ARDMORE, Okla. — This week, President Donald Trump signed Space Policy Directive 1, reaffirming the administration pledge to return the United States to the moon for the first time in 45 years and venture even further into space.
His call to action elicits memories of America's great space race when President John F. Kennedy stirred a nation's ambitions by saying: "We choose to go to the moon in this decade and do the other things, not because they are easy, but because they are hard, because that goal will serve to organize and measure the best of our energies and skills, because that challenge is one that we are willing to accept, one we are unwilling to postpone…."
As we continue to stargaze, dreaming of the great mysteries above us, we have another historic exploration opportunity. One that is closer. One that requires us to look down, not up. In the 15th century, Leonardo da Vinci said, "We know more about the movement of the celestial bodies than the soil underfoot." More than 500 years later, this fact remains true.
While agriculture has greatly advanced through the last half century, much remains to be discovered and understood in the science of soil. The same Kennedy-era that saw us put a man on the moon witnessed the culmination of the Green Revolution in agriculture. New types of seeds, advanced synthetic fertilizers, crop protection products and automation marked the space age in food production, but investments in soil science have not kept pace.
In the rush to feed millions of starving people worldwide, we skipped the need to examine and understand the complex microbiome in soil, a teeming system of life from which nearly all food production springs. As is the practice in a greenhouse environment, we largely viewed soil as just a medium for producing food. We focused our breeding efforts in building a robust plant supported by new technologies to protect those plants in an unhealthy environment instead of unlocking the treasure-trove of soil biology.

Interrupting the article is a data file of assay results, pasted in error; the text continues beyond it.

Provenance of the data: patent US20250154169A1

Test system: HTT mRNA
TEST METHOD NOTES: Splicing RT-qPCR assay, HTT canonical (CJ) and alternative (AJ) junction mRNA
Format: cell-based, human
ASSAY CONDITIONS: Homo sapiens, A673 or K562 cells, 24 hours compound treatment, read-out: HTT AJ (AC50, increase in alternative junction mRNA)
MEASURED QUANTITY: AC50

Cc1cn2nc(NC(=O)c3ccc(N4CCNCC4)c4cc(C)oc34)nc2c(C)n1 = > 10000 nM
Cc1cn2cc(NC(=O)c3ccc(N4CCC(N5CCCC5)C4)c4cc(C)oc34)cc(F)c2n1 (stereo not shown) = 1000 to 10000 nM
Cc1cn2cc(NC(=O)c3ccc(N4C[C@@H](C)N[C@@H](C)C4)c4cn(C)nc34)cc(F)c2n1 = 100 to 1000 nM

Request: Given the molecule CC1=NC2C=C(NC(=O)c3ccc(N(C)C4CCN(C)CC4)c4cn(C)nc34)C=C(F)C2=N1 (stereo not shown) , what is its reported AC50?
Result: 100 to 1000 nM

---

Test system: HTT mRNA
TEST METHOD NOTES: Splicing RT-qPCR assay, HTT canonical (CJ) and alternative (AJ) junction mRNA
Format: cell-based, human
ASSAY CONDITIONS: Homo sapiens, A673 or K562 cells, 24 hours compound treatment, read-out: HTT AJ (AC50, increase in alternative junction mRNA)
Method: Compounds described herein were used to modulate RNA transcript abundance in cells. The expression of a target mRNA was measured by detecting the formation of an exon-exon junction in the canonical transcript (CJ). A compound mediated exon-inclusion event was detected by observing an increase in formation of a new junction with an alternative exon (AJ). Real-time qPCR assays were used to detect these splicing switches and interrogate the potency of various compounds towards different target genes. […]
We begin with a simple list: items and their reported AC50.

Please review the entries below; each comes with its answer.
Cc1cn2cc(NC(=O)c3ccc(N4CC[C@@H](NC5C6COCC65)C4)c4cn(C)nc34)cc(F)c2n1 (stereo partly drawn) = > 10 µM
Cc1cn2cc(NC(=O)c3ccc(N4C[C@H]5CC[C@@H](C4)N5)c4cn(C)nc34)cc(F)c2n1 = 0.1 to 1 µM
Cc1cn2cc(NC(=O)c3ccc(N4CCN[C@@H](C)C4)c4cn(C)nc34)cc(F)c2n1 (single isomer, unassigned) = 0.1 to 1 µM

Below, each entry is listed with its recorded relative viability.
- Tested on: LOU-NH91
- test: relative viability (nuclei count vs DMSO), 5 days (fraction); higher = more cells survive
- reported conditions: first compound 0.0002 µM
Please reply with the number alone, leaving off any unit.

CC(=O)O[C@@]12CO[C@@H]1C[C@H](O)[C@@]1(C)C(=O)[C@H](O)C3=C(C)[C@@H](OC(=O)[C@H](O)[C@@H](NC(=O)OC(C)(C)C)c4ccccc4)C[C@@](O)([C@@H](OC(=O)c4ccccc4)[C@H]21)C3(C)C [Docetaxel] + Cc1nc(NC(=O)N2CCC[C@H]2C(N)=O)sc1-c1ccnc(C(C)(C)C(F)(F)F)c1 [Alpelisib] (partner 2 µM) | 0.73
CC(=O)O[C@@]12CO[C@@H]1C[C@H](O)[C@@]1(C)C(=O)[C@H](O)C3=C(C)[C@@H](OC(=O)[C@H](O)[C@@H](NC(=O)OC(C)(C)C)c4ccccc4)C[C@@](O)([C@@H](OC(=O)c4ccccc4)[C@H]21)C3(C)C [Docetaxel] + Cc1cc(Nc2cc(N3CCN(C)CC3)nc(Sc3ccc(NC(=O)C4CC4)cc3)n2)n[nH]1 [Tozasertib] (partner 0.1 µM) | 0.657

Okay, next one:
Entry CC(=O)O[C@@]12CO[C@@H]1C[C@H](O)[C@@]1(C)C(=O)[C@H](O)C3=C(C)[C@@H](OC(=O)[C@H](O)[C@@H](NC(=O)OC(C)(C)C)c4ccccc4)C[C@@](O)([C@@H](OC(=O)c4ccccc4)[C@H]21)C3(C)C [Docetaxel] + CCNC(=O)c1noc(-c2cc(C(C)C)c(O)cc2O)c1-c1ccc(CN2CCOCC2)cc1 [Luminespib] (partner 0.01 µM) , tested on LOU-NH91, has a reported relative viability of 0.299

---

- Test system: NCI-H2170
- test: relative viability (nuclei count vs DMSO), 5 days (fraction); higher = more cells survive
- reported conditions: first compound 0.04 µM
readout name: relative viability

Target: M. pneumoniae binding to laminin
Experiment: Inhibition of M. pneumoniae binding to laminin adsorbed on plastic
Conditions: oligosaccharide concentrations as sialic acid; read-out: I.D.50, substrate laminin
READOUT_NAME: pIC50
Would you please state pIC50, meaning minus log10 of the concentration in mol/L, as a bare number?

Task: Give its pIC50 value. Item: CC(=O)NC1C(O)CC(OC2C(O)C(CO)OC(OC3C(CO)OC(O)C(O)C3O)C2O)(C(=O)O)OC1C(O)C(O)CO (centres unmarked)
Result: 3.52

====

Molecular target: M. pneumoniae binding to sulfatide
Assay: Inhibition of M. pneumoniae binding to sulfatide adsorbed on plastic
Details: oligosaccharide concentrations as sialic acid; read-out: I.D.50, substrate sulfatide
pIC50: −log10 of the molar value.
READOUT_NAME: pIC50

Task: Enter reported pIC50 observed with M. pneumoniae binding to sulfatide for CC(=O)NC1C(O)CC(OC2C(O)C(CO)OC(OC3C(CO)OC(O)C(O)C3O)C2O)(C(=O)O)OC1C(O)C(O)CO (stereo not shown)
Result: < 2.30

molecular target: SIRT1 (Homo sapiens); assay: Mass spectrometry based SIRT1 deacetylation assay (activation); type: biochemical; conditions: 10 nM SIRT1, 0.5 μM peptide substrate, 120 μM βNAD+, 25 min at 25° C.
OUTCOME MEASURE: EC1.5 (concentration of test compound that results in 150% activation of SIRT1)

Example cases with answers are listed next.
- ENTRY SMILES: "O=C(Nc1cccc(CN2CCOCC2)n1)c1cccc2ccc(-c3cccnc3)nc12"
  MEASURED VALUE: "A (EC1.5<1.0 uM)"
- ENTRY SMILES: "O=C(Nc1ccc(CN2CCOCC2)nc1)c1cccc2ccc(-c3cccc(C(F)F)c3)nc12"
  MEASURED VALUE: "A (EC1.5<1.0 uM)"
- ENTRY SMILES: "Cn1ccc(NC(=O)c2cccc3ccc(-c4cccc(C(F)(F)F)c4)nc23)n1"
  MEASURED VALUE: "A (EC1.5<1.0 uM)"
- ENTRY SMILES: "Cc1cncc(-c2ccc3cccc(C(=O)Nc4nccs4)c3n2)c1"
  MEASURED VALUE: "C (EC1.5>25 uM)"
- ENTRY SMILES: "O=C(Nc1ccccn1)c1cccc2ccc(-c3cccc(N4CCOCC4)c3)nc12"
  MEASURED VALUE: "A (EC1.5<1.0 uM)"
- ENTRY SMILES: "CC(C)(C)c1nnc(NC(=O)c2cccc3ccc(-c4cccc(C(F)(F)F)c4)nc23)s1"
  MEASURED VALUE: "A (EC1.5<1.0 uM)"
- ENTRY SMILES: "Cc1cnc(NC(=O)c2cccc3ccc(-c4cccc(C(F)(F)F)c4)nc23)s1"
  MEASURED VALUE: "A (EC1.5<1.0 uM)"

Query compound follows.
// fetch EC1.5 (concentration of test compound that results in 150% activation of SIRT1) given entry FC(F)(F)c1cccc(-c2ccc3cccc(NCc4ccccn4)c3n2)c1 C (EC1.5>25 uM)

According to the United Nations' Food and Agriculture Organization, 33 percent of our world's soils are moderately or highly degraded. Many agricultural soils have lost 30-50 percent of their precious organic carbon, thereby reducing a soil's capacity to withstand drought, naturally suppress plant pathogens, filter chemicals, and provide nutrients to plants and the animals that eat them (including humans).
Generations of global citizens now demand that stewardship be considered in every endeavor from agriculture to energy production. Organizations like the Noble Research Institute and the Soil Health Institute (which ironically has the mantra: Be to soil what NASA is to space) are leading a national effort to enhance the vitality and productivity of soil through scientific research. To borrow Kennedy's words, we choose to take on this task not because it's easy but because it's hard, and because we are willing to accept the challenge.
So what awaits us in the soil? Answers. A teaspoon of healthy soil can hold 1 billion bacteria, several thousand protozoa, and a wealth of fungi and nematodes. This biome holds the potential to provide humanity with new antibiotics, ways to effectively store large quantities of carbon (which leads to cleaner water and a more resilient planet), and the potential to use less water and synthetic inputs in food production.
Through the work of a coalition of research institutions, nongovernmental organizations, private industry and government agencies, we have identified areas in soil health research that will benefit the environment and the economy as well as position us to feed the rapidly expanding world population (predicted to increase from 7.3 billion people today to more than 9 billion by 2050).
The scientific knowledge generated from this effort will offer necessary information to organize and focus soil health research for generations to come. The discoveries will ripple past our boards and be applied around the globe. Imagine improving soils – the foundation of food production and thus society – and potentially lifting impoverished nations.
The government should not carry the funding burden alone. Public-private partnerships are critical to modern discovery. We're calling on all interested parties to join the Noble Research Institute and the Soil Health Institute to match any and all government efforts to form the greatest gift this generation can leave to all future generations.
It's not one giant leap on the moon, but it's a step in the right direction for those of us here on Earth.
Bill Buckner, President and CEO, Noble Research Institute
Wayne Honeycutt, President and CEO, Soil Health Institute